This section should cover some commonly asked questions. If you do not find an answer here, consider reaching out to the community.
Windows Developer Mode
Rye does not require symlinks but it works significantly better with them. On Windows support for symlinks is restricted to privileged accounts. The reason for this is that Symlinks were a late addition to Windows and some applications are not developed with them in mind which can cause misbehavior or in the worst case security issues in those applications. Symlinks support however is enabled when the "developer mode" is activated on modern Windows versions. Here is how you can enable it:
- Press Win+I to open the settings
- In the settings dialog click on "Privacy & security"
- In the "Security" section click on "For developers"
- Enable the toggle "Developer Mode"
- In the "Use developer features" dialog confirm by clicking "Yes".
What happens if I don't enable it?
Enabling symlinks is not strictly required as Rye automatically falls back to hardlinks and junction points. However not having symlinks enabled will ultimately result in a worse user experience for the following reasons:
- Custom toolchain registration uses proxy files rather than actual symlinks which
means that the executables in the
.rye\pypath are non executable.
- All shims will be installed as hardlinks. This can cause issues when upgrading Rye while Python is in use. These hardlinks will also continue to point to older Rye executables creating more hard drive usage.
- Virtualenvs will be created with copies rather than symlinks.
- Junction points are used where symlinks to directories are otherwise used. Some tools might accidentally not detect junction points which can cause deletion of virtualenvs to accidentally also delete or destroy the toolchain behind it.
Missing Shared Libraries on Linux
The Python builds that Rye uses require a Linux installation compatible to the
Linux Standard Base Core Specification (LSB). Unfortunately not all Linux
distributions are strictly adhering to that specification out of the box. In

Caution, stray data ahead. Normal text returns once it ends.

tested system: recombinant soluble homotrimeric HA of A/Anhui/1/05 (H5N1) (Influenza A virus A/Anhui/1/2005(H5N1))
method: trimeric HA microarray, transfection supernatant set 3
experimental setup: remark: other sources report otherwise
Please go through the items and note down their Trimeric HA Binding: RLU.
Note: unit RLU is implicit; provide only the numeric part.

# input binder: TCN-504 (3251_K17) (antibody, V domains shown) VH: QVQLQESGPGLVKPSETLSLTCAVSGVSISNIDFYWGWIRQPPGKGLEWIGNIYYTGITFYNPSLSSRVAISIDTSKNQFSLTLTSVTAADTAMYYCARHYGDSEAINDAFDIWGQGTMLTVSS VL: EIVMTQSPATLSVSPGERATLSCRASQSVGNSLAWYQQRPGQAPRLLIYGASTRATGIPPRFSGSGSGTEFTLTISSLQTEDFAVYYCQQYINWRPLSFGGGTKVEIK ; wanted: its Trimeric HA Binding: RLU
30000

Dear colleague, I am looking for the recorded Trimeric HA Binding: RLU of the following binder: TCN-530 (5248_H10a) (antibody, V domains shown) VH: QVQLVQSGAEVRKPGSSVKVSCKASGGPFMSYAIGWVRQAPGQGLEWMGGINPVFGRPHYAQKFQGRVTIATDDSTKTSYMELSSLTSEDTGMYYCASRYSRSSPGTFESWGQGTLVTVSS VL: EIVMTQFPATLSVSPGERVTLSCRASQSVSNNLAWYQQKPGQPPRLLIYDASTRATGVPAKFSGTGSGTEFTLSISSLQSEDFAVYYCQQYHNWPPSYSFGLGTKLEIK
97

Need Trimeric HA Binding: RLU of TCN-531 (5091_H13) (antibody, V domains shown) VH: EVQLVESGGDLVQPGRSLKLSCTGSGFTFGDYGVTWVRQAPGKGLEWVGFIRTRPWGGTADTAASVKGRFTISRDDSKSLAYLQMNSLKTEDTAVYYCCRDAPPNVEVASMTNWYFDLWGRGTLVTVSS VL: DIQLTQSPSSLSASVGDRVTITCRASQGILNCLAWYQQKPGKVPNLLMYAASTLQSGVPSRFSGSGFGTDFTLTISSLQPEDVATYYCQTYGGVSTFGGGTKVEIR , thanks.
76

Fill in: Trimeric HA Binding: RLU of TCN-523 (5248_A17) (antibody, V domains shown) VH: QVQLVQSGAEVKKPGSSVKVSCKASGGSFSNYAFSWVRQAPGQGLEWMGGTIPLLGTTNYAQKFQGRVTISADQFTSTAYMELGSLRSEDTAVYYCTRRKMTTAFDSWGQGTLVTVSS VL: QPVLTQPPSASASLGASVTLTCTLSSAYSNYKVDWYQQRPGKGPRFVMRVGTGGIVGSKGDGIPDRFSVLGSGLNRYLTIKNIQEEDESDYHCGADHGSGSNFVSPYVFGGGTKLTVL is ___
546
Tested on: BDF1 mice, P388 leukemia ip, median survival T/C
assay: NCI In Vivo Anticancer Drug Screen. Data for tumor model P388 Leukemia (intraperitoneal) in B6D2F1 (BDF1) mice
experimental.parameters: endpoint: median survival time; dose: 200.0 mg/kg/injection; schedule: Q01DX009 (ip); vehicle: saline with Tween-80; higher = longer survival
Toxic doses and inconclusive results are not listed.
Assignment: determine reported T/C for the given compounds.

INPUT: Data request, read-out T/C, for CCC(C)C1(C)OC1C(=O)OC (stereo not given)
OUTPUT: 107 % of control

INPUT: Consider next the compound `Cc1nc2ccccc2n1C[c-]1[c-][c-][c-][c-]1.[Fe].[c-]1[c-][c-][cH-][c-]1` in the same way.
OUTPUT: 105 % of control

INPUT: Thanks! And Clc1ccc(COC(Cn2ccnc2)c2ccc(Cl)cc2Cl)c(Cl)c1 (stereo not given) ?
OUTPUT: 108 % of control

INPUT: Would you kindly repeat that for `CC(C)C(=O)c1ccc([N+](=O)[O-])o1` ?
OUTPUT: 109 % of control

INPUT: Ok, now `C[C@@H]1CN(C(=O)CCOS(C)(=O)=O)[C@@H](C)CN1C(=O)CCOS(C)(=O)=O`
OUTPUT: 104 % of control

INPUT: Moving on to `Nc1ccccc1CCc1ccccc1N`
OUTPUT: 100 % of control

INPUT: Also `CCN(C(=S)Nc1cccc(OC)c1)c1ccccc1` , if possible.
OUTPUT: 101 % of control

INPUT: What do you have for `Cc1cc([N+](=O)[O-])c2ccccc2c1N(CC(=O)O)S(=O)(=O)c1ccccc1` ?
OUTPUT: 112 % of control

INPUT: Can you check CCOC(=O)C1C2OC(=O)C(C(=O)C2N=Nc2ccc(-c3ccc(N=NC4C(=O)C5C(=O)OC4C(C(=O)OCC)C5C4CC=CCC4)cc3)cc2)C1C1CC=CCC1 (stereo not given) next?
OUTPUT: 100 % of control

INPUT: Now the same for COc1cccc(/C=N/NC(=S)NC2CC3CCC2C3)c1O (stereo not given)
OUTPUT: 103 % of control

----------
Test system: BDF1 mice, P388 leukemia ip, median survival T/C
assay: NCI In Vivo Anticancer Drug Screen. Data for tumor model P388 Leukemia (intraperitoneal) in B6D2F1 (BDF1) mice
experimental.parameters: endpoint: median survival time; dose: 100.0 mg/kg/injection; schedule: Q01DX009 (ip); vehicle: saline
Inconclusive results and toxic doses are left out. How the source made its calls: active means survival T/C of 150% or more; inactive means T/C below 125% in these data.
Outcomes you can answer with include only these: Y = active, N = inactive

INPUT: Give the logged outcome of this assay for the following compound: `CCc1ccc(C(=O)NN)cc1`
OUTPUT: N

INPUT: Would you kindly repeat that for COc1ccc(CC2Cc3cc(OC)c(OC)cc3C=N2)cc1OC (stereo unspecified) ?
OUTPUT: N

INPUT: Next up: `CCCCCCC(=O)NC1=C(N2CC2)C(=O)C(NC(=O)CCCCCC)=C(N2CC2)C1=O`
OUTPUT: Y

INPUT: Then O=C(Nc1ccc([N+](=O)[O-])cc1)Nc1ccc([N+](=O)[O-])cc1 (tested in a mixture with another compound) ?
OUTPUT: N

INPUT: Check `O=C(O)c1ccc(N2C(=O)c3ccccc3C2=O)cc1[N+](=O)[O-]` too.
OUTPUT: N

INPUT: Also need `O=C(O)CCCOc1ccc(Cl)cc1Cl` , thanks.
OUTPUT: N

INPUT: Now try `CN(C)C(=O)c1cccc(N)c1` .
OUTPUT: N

particularly the library
libcrypt.so.1 is commonly not installed on certain
Linux distributions but the
_crypt standard library module depends on it.
Depending on the Linux distributions you need to run different commands to
pacman -S libxcrypt-compat
dnf install libxcrypt-compat
There have also been reports of an error being generated at installation time
libcrypt.so.1 being installed when a different
ldd (eg: Homebrew)
shadows the system one. In that case try the installation again after giving
the default one higher priority in the `PATH:
export PATH="/usr/bin:$PATH" curl -sSf https://rye-up.com/get | bash
TKinter uses TCL behind the scenes. Unfortunately this also means that some runtime
support is required. This runtime support is provided by the portable Python builds,
however the way TCL is initialized on macOS and Linux won't find these files in
virtualenvs. Newer versions of Rye will automatically export the
TK_LIBRARY environment variables for you in a manner very similar to this:
import os import sys os.environ["TCL_LIBRARY"] = sys.base_prefix + "/lib/tcl8.6" os.environ["TK_LIBRARY"] = sys.base_prefix + "/lib/tk8.6"
Python Interactive Prompt Input Messed Up
The Python builds that Rye uses are compiled against
libedit rather than
for licensing reasons. You might run into unicode issues on input as a result of this
due to limitations in
libedit. In some cases though you might also discover that
the backspace key does not work or arrow keys don't work as expected. This can be
because the terminfo database cannot be found.
For solutions to this issue, read the behavior quirks guide in the Standalone Python Builds documentation for solutions.
Can I use Rye Alongside Other Python Installations?
Rye given it's experimental nature does not want to disrupt already existing Python
workflows. As such using it alongside other Python installations is intentionally
supported. Even if the Rye shims come first on the
PATH, Rye will automatically
resolve to a different Python installation on the search path when invoked in a
folder that contains a non Rye managed project.
As such the answer is a clear yes!
Wheels Appear to be Missing Files
You might be encountering missing files in wheels when running
rye build and you
are using hatchling. The reason for this is that
rye build uses
"build" behind the scenes to build wheels. There
are two build modes and in some cases the wheel is first built from an sdist. So
if your sdists does not include the necessary data files, the resulting wheel will
also be incorrect.
This can be corrected by adding the files to the
include in the hatch config
for sdists. For instance the following lines added to
pyproject.toml will add
the data files in
my_package and all the tests to the sdist from which the
wheel is built:
[tool.hatch.build.targets.sdist] include = ["src/my_package", "tests"]